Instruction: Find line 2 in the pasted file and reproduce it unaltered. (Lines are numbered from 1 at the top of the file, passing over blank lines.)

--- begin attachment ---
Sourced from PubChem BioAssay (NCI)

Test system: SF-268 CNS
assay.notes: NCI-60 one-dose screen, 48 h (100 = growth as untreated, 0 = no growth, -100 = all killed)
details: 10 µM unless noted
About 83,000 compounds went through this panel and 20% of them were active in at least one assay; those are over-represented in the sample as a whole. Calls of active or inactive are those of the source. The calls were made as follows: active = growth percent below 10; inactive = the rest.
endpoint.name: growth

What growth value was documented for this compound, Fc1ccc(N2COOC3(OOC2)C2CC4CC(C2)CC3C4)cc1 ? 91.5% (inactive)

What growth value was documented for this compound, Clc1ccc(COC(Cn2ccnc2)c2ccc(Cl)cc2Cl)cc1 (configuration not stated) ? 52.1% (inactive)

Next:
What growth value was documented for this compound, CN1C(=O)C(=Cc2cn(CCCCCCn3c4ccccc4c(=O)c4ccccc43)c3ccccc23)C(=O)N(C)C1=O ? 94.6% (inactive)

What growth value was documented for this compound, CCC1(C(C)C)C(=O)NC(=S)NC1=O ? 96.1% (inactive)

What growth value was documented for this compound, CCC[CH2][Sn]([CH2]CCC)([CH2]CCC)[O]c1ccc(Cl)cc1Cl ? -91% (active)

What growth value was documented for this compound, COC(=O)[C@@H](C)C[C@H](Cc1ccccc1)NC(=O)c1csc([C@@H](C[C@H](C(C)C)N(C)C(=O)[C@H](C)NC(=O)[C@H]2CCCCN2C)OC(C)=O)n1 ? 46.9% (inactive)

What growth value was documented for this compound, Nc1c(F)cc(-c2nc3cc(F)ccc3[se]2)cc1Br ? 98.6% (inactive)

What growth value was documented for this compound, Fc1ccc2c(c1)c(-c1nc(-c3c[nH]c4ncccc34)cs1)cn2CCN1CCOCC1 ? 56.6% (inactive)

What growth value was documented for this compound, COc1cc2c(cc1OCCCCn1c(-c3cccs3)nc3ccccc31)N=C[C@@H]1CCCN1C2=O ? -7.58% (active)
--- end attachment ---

Test system: SF-268 CNS